The Wrack

The Wrack is the Wells Reserve blog, our collective logbook on the web.

Restoration of migratory fish to the Mousam and Kennebunk rivers

Posted by | January 27, 2010

About the Project

In 2008, a group of citizens and conservation groups met to discuss the possibility of returning native migratory fish runs to the Mousam and Kennebunk Rivers. Out of these discussions a plan was formulated to gather information about the historic and current condition of these fish and to begin to spread the word to the local communities. In 2009, Maine Rivers hosted a conference where river stakeholders came together to discuss the rivers and share knowledge. At the same time, the Wells Reserve began monitoring the current status of migratory fish in the rivers.

The groups are now drafting a restoration plan for the Mousam and Kennebunk Rivers, setting out strategies for providing fish passage over barriers, removal of unused and deteriorating dams, conservation and expansion of habitat, and outreach and involvement of the communities.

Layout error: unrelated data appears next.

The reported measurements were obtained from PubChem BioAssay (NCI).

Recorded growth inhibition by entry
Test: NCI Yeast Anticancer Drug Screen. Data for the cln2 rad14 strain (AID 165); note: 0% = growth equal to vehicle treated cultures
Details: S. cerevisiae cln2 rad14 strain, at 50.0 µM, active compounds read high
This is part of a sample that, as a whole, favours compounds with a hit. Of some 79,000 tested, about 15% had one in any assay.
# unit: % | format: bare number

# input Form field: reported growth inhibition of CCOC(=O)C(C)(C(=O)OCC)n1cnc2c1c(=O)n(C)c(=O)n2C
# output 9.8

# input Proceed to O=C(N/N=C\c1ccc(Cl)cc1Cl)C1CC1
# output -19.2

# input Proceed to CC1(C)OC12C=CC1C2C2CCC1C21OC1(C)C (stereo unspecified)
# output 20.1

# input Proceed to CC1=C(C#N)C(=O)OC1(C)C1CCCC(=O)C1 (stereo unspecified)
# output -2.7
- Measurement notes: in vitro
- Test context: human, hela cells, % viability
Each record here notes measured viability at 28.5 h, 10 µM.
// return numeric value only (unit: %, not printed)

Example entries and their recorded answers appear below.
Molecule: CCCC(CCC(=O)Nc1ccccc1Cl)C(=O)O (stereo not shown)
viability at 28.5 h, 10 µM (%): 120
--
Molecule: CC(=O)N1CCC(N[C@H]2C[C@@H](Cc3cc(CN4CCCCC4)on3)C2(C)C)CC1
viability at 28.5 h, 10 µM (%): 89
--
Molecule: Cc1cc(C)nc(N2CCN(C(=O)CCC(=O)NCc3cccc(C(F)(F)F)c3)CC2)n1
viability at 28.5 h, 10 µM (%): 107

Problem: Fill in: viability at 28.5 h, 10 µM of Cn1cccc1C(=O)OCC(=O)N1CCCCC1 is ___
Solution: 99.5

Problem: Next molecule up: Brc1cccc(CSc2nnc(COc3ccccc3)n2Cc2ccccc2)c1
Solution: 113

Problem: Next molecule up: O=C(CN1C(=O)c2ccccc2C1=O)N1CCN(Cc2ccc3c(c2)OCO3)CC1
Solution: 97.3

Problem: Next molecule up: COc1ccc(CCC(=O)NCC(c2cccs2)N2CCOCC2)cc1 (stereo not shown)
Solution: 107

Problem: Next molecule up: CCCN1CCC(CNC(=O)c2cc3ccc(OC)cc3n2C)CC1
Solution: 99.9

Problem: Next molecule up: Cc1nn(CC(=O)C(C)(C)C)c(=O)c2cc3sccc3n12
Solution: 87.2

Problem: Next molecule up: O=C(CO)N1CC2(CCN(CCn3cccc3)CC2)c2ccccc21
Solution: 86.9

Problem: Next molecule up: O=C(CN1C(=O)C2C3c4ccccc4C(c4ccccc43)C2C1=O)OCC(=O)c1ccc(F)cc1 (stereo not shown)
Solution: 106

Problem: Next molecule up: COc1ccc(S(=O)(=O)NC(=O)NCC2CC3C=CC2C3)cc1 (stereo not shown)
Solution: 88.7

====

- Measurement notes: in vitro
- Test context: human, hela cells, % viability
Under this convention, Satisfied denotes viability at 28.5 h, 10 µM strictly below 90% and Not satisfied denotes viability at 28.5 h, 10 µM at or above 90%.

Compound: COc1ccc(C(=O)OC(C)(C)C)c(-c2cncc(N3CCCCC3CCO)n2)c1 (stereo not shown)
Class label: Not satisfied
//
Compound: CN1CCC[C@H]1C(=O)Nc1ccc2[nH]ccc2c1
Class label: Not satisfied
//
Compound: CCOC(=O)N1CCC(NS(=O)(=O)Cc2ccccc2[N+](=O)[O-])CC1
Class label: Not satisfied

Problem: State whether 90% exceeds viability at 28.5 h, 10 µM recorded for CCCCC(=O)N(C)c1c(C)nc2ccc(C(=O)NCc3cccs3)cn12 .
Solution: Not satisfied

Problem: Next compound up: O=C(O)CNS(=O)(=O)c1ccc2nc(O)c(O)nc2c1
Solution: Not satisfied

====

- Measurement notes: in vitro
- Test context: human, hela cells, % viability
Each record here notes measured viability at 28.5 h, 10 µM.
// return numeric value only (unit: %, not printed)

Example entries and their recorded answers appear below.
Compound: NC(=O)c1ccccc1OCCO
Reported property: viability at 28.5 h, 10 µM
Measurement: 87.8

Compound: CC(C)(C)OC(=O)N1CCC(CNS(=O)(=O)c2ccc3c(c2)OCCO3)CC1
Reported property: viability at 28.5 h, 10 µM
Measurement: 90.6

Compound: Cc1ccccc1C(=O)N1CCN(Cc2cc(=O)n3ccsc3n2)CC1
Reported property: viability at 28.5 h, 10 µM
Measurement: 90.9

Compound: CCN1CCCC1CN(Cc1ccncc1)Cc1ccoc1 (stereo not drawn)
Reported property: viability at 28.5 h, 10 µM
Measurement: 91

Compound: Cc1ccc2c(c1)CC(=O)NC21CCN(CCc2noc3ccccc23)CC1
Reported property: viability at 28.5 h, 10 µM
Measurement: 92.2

Project Period

2008 to present

Collaborating Organizations

Maine Rivers

Maps

Mousam and Kennebunk River DamsDams on the Mousam and Kennebunk Rivers

Water Quality Monitoring SitesWater Quality Monitoring Sites on the Mousam and Kennebunk Rivers

In the News

Fisheries Assessment

River Herring caught and released in the Mousam River estuary

On May 21 and 22, 2009, the Wells Reserve and enthusiastic volunteers set out on the Mousam River estuary to see what type of fish were in the river. Nets were set in three side channels and fished twice in a 24-hour period. The most abundant species caught was Carcinus maenas, the European green crab, which is an exotic species with a strong foothold in Maine waters. Of the many diadromous species often found in Maine rivers, several adult American eels were caught. In addition, 5 juvenile herring were caught and later identified as Alosa psedoharengus — alewives! This leads us to wonder if alewives are spawning in the Mousam River estuary.

Above is a picture of an adult river herring (either an alewife or a blueback) caught with a dip net further upstream. We put this fish back in the river in the hopes that it might find a place to spawn.

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